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Why The 1940’s Saw A Sudden Rise In Female Workers

 

In the 21st century, it’s easy to see women in almost every sector of the economy. But this was not always so. In time past, society never believed that women should work in industries, and when they did, they usually worked on low paying ‘female jobs’. However, the 1940s saw a sudden rise in female workforce, especially in the United States. That period was the first time women worked in factories and were paid high wages like their male counterparts. But, this didn’t last. The sudden rise was to meet a need and as soon as that need was satisfied, women began to get laid off.

Curious to know what happened? The sudden rise in female workforce at that time was because of world war II. The war led to a mighty expansion of the war industry, consequently, there were more vacancies than the males could fill up. As a result of this, the government began encouraging women to get into the workforce. They facilitated this through a campaign led by a woman called Rosie the Riveter. The campaign was tagged ‘we can do it’. It wasn’t long after the campaign started that women began taking up positions in male dominated industries. It was crazy. Both educated and uneducated women were employed and taught how to operate machines or perform specified duties. Nearly everyone who wanted to work had the opportunity to. History has it that even married women and mothers of little children weren’t left out. (By the time the war ended, women were one-third of the entire workforce in USA).

As one would expect, some men weren’t willing to allow their wives to work, probably because they were afraid that some of those jobs were too dangerous, and there was the fear of sexual harassment. But, there was strict guidelines passed over to male bosses on how female workers ought to be dealt with, so the aforementioned problems weren’t as prevalent as they are today. The sad part is, after the war, most of the women were laid off. Those who didn’t lose their jobs were moved to lower positions where they were paid peanuts compared to what men were receiving. This state of work discrimination against women continued to the later part of the 19th century. It was in the 20th century that women began to rise in the business world. Today, there are probably about the same number of female CEOs as there are male CEOs.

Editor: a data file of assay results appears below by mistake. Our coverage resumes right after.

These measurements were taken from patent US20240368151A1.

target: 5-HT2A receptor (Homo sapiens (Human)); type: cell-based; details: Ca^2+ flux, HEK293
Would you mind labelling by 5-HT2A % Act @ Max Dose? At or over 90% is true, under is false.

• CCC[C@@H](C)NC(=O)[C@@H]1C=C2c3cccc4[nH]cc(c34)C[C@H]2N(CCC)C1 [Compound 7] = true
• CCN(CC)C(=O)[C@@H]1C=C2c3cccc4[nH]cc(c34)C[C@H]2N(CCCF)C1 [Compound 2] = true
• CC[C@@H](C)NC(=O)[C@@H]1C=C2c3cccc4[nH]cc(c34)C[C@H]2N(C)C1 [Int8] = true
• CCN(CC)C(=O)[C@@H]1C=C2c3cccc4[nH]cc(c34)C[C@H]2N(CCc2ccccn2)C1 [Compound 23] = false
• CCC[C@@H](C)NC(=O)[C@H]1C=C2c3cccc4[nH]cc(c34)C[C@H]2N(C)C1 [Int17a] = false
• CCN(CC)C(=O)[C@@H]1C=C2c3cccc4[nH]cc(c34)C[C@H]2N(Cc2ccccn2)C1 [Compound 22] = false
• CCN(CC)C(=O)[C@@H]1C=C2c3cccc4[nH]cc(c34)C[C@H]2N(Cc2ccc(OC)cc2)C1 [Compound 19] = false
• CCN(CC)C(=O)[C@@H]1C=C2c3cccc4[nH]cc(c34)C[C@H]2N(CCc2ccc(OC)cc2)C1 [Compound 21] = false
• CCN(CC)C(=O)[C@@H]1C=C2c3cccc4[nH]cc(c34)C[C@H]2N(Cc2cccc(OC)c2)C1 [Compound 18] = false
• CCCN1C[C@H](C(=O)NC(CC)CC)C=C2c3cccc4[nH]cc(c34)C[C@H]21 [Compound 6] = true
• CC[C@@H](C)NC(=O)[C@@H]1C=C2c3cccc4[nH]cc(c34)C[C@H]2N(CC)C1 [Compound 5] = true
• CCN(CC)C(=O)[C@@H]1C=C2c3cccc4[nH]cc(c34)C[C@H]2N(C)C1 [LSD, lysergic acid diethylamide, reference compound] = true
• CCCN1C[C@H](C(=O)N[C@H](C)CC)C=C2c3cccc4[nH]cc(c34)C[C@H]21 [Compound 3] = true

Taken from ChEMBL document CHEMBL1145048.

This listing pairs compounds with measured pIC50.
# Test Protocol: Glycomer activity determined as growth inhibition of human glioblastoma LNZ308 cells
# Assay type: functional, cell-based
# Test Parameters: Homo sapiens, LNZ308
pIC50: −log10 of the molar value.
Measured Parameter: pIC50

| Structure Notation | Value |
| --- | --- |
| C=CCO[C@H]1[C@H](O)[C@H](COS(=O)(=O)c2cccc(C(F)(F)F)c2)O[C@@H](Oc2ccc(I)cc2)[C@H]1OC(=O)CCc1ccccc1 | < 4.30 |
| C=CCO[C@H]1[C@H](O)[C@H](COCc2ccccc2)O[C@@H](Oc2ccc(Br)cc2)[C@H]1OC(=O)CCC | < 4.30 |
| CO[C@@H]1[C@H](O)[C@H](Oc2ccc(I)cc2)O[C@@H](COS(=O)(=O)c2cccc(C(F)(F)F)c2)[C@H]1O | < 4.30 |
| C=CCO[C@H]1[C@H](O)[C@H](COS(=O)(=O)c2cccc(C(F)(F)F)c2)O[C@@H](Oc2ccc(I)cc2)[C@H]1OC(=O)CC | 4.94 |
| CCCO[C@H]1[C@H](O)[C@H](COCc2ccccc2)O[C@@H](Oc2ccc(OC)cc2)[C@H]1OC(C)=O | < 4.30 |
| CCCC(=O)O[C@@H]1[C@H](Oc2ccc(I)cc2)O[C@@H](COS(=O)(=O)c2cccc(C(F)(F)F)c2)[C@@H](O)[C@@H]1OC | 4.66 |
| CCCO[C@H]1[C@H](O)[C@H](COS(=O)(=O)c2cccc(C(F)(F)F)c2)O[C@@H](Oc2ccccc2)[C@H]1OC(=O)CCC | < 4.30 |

There is no telling exactly what the future holds, but predictions can be made. Judging from the way the industrial world is moving, there may never be any time in future where women would be discriminated against. In fact, many studies show that the gig economy is becoming a better option among college students, which mean we would be having more of individuals working from the comfort of their homes than from the same corporate building. The result of this is that, issues like sexual harassment and gender discrimination in the workplace would soon be forgotten.

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Written by Clara Kendall

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